Dear Clients and Colleagues
One leisure industry that has benefited from COVID is the gaming industry, and for many good reasons. Games have some of the lowest cost per hour of all entertainment mediums, with an estimated average of $0.46/hour versus pay TV ($1.32/hour), eating out ($7.31/hour) and live sports ($32.53/hour). In 2018, gaming passed TV services as the biggest entertainment segment in the world. Valued at $150 billion, the gaming industry is expected to grow annually at 9% to 2025, and will continue to increase its footprint in the entertainment world.
The gaming industry can generally be broken down between three players: developers, publishers and distributors. Developers are in charge of the game’s content. Among other things, they usually handle the technical, gameplay, story, audio and functional testing of the product. Publishers are responsible for making the game accessible to the public. This includes marketing the game, translation and localization, creation of user manual and art design. They usually finance the development and consequently own the intellectual property (IP) of the games. Distributors have a less defined role. For physical releases, distributors are in charge of packaging the games and managing relationships with physical retailers. For digital content, the distributors are the platforms where individuals can download and play the games. Larger publishers are often distributors for their own products.
Global Alpha likes investing in companies with clear secular tailwinds, and the video game industry is not lacking on that front. The first, and probably most significant trend in the near-term, is the move toward the digital release of games, accelerated by COVID. In the United States (US) in 2009, 80% of game sales were physical copies versus 17% in 2018. Analysts expect digital sales to reach 100% before 2030. During the initial lockdown in Europe, it is estimated that 98% of game sales were digital, with an expectation that Q4 2020 will see it go back to the mid-80s. This move to digital distribution means increased gross margins for publishers, less compatibility issues with different hardware, and less second-hand games sales. These impacts all benefit the bottom line of a company directly.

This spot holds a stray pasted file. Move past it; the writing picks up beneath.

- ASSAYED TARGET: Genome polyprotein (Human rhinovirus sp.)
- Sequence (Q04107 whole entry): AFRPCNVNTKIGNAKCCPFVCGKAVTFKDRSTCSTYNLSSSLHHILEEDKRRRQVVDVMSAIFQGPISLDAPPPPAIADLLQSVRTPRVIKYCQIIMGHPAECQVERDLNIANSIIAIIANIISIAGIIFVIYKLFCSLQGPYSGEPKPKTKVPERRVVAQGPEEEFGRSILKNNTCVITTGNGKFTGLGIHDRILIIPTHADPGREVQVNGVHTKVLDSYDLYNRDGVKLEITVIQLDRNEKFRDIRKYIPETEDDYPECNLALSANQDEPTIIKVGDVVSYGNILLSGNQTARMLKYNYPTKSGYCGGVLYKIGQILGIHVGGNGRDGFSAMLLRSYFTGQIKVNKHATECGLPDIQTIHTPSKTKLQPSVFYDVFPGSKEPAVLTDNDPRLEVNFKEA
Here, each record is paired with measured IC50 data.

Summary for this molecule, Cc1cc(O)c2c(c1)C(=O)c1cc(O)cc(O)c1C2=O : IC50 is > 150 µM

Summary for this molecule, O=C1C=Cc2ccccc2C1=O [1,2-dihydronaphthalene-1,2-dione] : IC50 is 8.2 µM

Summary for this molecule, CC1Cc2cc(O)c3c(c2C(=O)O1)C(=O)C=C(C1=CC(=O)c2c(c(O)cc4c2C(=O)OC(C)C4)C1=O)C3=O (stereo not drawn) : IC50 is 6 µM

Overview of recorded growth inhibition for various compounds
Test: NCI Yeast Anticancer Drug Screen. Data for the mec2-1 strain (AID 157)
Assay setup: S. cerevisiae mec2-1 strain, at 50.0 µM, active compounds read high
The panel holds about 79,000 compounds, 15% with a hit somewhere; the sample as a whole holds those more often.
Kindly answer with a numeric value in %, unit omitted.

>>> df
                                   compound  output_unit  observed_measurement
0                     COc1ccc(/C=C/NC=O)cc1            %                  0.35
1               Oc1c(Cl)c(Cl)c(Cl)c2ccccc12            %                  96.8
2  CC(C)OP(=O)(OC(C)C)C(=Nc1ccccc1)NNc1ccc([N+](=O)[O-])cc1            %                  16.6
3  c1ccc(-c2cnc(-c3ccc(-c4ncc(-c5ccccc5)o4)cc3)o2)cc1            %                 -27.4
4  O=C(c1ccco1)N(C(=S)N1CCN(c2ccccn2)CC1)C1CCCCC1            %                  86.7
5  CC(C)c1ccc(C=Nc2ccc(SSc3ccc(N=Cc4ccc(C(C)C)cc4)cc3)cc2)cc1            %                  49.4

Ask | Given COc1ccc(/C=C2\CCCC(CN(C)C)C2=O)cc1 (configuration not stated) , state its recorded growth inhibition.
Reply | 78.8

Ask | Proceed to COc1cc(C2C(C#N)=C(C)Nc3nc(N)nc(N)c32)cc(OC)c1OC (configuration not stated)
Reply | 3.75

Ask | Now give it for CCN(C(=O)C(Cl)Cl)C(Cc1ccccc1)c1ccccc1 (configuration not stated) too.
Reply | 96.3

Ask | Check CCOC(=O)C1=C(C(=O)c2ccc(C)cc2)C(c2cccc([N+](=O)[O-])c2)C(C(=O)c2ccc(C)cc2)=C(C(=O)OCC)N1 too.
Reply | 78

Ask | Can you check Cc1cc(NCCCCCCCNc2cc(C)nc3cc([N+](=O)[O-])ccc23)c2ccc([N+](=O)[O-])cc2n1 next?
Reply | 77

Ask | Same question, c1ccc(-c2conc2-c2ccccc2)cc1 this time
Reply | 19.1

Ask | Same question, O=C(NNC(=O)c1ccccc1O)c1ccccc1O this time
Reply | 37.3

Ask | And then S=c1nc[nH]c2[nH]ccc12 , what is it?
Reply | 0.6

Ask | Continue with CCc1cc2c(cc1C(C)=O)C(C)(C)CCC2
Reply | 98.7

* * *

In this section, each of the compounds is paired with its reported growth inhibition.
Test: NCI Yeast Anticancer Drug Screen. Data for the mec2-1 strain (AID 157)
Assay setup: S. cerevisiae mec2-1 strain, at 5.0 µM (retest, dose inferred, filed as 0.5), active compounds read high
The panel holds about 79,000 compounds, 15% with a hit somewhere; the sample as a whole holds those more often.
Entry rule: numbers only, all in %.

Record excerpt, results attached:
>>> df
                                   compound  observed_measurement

Another tailwind for gaming is the evolution of monetization models. Whereas a decade ago you paid for a game upfront and maybe downloadable content (DLC) a year later, today’s monetization models are more varied. Freemium, free to play, games as a service (GaaS), micro transactions, and loot boxes are all tools or models that publishers use nowadays to get the most money out of their games. While some of these raise concerns, such as loot boxes being akin to gambling for gamers, or the presence of micro transactions in the game not being made clear before purchase, others can benefit both consumers and companies. Freemium, for example, is a model where the base game is free to play but players can pay for cosmetics and enhancements. This makes the game accessible to a wider range of players, while still allowing the company to profit without depending on advertising. Fortnite is the best example of how successful this model can be. GaaS is also gaining in popularity as it is essentially a subscription-based model that provides an incentive for companies to continue working on an already released game, thus prolonging the game’s life and increasing the strength of the company’s back catalogue. World of Warcraft is a good example of this, as the video game is 15 years old and stillbeing played every month by over 5 million people worldwide.